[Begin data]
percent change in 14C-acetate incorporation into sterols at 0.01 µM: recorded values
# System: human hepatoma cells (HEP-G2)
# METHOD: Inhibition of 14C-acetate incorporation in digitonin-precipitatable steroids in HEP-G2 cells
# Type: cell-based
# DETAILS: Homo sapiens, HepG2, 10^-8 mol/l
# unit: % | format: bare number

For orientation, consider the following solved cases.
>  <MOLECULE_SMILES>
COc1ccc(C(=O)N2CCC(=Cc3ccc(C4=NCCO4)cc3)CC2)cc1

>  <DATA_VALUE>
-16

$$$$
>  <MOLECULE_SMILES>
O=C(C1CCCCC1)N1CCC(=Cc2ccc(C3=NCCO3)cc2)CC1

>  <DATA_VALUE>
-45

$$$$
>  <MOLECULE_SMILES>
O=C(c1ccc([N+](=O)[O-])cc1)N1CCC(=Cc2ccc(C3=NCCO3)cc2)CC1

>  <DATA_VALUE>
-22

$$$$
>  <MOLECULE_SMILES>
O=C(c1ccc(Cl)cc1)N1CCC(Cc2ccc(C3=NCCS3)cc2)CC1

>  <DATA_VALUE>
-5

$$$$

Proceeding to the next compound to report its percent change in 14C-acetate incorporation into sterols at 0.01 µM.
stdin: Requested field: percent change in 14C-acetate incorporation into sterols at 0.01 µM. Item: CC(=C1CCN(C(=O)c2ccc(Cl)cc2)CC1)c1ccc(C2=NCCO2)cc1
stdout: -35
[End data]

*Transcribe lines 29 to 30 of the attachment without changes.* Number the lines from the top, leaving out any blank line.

stdin: Requested field: percent change in 14C-acetate incorporation into sterols at 0.01 µM. Item: CC(=C1CCN(C(=O)c2ccc(Cl)cc2)CC1)c1ccc(C2=NCCO2)cc1
stdout: -35